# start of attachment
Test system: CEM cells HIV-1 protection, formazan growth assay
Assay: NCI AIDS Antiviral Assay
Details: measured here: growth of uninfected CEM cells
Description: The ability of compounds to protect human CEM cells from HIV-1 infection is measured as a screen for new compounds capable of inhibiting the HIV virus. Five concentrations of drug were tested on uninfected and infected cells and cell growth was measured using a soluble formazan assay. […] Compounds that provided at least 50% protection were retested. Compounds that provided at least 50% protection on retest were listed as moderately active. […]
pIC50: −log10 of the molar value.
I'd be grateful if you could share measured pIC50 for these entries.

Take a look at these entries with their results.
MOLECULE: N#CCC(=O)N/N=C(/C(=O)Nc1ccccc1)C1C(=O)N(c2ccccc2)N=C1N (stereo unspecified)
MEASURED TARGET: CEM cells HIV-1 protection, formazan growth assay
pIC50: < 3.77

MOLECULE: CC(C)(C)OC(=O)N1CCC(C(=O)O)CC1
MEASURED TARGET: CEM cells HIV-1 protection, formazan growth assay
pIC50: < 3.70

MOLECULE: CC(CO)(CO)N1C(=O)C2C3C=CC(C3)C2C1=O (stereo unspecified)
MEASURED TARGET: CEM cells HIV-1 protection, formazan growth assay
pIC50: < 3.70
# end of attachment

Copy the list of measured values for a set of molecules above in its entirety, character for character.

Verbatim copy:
Test system: CEM cells HIV-1 protection, formazan growth assay
Assay: NCI AIDS Antiviral Assay
Details: measured here: growth of uninfected CEM cells
Description: The ability of compounds to protect human CEM cells from HIV-1 infection is measured as a screen for new compounds capable of inhibiting the HIV virus. Five concentrations of drug were tested on uninfected and infected cells and cell growth was measured using a soluble formazan assay. […] Compounds that provided at least 50% protection were retested. Compounds that provided at least 50% protection on retest were listed as moderately active. […]
pIC50: −log10 of the molar value.
I'd be grateful if you could share measured pIC50 for these entries.

Take a look at these entries with their results.
MOLECULE: N#CCC(=O)N/N=C(/C(=O)Nc1ccccc1)C1C(=O)N(c2ccccc2)N=C1N (stereo unspecified)
MEASURED TARGET: CEM cells HIV-1 protection, formazan growth assay
pIC50: < 3.77

MOLECULE: CC(C)(C)OC(=O)N1CCC(C(=O)O)CC1
MEASURED TARGET: CEM cells HIV-1 protection, formazan growth assay
pIC50: < 3.70

MOLECULE: CC(CO)(CO)N1C(=O)C2C3C=CC(C3)C2C1=O (stereo unspecified)
MEASURED TARGET: CEM cells HIV-1 protection, formazan growth assay
pIC50: < 3.70